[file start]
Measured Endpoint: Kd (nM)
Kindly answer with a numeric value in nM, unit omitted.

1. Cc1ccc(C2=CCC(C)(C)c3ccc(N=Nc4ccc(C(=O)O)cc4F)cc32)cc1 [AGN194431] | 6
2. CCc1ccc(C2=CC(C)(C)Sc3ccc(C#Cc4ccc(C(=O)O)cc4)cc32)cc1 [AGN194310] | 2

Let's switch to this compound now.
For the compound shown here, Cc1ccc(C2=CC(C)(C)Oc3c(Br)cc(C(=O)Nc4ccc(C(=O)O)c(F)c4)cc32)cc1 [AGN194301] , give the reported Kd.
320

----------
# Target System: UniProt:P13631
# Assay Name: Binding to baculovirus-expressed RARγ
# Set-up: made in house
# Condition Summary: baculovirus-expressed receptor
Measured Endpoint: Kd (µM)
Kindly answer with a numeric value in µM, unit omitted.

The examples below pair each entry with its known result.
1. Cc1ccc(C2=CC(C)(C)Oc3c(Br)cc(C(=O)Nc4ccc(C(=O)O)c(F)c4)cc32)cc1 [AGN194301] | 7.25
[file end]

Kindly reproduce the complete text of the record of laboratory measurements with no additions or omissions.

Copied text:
Measured Endpoint: Kd (nM)
Kindly answer with a numeric value in nM, unit omitted.

1. Cc1ccc(C2=CCC(C)(C)c3ccc(N=Nc4ccc(C(=O)O)cc4F)cc32)cc1 [AGN194431] | 6
2. CCc1ccc(C2=CC(C)(C)Sc3ccc(C#Cc4ccc(C(=O)O)cc4)cc32)cc1 [AGN194310] | 2

Let's switch to this compound now.
For the compound shown here, Cc1ccc(C2=CC(C)(C)Oc3c(Br)cc(C(=O)Nc4ccc(C(=O)O)c(F)c4)cc32)cc1 [AGN194301] , give the reported Kd.
320

----------
# Target System: UniProt:P13631
# Assay Name: Binding to baculovirus-expressed RARγ
# Set-up: made in house
# Condition Summary: baculovirus-expressed receptor
Measured Endpoint: Kd (µM)
Kindly answer with a numeric value in µM, unit omitted.

The examples below pair each entry with its known result.
1. Cc1ccc(C2=CC(C)(C)Oc3c(Br)cc(C(=O)Nc4ccc(C(=O)O)c(F)c4)cc32)cc1 [AGN194301] | 7.25